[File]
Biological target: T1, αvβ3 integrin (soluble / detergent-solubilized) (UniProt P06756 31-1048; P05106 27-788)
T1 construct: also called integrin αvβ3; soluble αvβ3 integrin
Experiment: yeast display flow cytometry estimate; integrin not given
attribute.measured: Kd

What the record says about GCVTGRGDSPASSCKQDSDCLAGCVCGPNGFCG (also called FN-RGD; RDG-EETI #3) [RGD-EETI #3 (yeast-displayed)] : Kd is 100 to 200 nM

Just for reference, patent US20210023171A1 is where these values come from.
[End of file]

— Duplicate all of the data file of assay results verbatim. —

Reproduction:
Biological target: T1, αvβ3 integrin (soluble / detergent-solubilized) (UniProt P06756 31-1048; P05106 27-788)
T1 construct: also called integrin αvβ3; soluble αvβ3 integrin
Experiment: yeast display flow cytometry estimate; integrin not given
attribute.measured: Kd

What the record says about GCVTGRGDSPASSCKQDSDCLAGCVCGPNGFCG (also called FN-RGD; RDG-EETI #3) [RGD-EETI #3 (yeast-displayed)] : Kd is 100 to 200 nM

Just for reference, patent US20210023171A1 is where these values come from.